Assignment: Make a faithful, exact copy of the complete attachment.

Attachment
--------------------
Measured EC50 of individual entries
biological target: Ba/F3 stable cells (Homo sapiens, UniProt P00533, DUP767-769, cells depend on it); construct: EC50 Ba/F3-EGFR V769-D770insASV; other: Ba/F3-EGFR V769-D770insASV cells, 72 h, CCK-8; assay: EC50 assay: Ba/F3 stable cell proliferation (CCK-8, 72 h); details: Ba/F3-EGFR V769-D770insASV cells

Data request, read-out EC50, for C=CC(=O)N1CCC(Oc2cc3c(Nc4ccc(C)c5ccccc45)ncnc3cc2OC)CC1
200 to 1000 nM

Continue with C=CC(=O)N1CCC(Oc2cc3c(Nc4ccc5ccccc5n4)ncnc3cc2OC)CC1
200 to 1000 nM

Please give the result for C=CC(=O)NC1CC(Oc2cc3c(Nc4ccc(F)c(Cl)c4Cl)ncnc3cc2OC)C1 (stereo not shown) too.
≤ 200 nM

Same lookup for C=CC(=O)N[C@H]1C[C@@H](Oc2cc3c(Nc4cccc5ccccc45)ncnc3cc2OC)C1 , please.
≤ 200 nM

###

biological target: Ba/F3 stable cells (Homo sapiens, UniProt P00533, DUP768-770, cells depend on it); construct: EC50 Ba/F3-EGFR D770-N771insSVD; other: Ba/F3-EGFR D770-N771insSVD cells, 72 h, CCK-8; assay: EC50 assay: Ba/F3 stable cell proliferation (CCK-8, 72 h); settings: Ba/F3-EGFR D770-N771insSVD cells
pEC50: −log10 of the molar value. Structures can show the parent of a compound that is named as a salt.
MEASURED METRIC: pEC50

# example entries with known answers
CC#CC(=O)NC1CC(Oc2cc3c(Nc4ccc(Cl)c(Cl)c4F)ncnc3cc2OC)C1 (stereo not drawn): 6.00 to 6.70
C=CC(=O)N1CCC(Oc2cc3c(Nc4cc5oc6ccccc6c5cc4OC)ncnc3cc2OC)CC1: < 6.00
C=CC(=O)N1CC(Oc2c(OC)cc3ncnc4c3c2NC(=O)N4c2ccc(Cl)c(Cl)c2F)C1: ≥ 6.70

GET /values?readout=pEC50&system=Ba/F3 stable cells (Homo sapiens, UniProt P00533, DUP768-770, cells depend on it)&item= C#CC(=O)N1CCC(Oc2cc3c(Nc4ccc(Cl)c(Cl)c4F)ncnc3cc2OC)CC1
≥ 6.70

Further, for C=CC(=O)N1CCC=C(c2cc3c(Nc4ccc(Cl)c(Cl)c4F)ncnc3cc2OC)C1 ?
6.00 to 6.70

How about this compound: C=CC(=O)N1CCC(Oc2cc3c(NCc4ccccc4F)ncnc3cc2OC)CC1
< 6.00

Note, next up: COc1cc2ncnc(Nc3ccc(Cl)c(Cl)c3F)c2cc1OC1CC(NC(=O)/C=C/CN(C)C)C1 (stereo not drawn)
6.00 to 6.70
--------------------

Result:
Measured EC50 of individual entries
biological target: Ba/F3 stable cells (Homo sapiens, UniProt P00533, DUP767-769, cells depend on it); construct: EC50 Ba/F3-EGFR V769-D770insASV; other: Ba/F3-EGFR V769-D770insASV cells, 72 h, CCK-8; assay: EC50 assay: Ba/F3 stable cell proliferation (CCK-8, 72 h); details: Ba/F3-EGFR V769-D770insASV cells

Data request, read-out EC50, for C=CC(=O)N1CCC(Oc2cc3c(Nc4ccc(C)c5ccccc45)ncnc3cc2OC)CC1
200 to 1000 nM

Continue with C=CC(=O)N1CCC(Oc2cc3c(Nc4ccc5ccccc5n4)ncnc3cc2OC)CC1
200 to 1000 nM

Please give the result for C=CC(=O)NC1CC(Oc2cc3c(Nc4ccc(F)c(Cl)c4Cl)ncnc3cc2OC)C1 (stereo not shown) too.
≤ 200 nM

Same lookup for C=CC(=O)N[C@H]1C[C@@H](Oc2cc3c(Nc4cccc5ccccc45)ncnc3cc2OC)C1 , please.
≤ 200 nM

###

biological target: Ba/F3 stable cells (Homo sapiens, UniProt P00533, DUP768-770, cells depend on it); construct: EC50 Ba/F3-EGFR D770-N771insSVD; other: Ba/F3-EGFR D770-N771insSVD cells, 72 h, CCK-8; assay: EC50 assay: Ba/F3 stable cell proliferation (CCK-8, 72 h); settings: Ba/F3-EGFR D770-N771insSVD cells
pEC50: −log10 of the molar value. Structures can show the parent of a compound that is named as a salt.
MEASURED METRIC: pEC50

# example entries with known answers
CC#CC(=O)NC1CC(Oc2cc3c(Nc4ccc(Cl)c(Cl)c4F)ncnc3cc2OC)C1 (stereo not drawn): 6.00 to 6.70
C=CC(=O)N1CCC(Oc2cc3c(Nc4cc5oc6ccccc6c5cc4OC)ncnc3cc2OC)CC1: < 6.00
C=CC(=O)N1CC(Oc2c(OC)cc3ncnc4c3c2NC(=O)N4c2ccc(Cl)c(Cl)c2F)C1: ≥ 6.70

GET /values?readout=pEC50&system=Ba/F3 stable cells (Homo sapiens, UniProt P00533, DUP768-770, cells depend on it)&item= C#CC(=O)N1CCC(Oc2cc3c(Nc4ccc(Cl)c(Cl)c4F)ncnc3cc2OC)CC1
≥ 6.70

Further, for C=CC(=O)N1CCC=C(c2cc3c(Nc4ccc(Cl)c(Cl)c4F)ncnc3cc2OC)C1 ?
6.00 to 6.70

How about this compound: C=CC(=O)N1CCC(Oc2cc3c(NCc4ccccc4F)ncnc3cc2OC)CC1
< 6.00

Note, next up: COc1cc2ncnc(Nc3ccc(Cl)c(Cl)c3F)c2cc1OC1CC(NC(=O)/C=C/CN(C)C)C1 (stereo not drawn)
6.00 to 6.70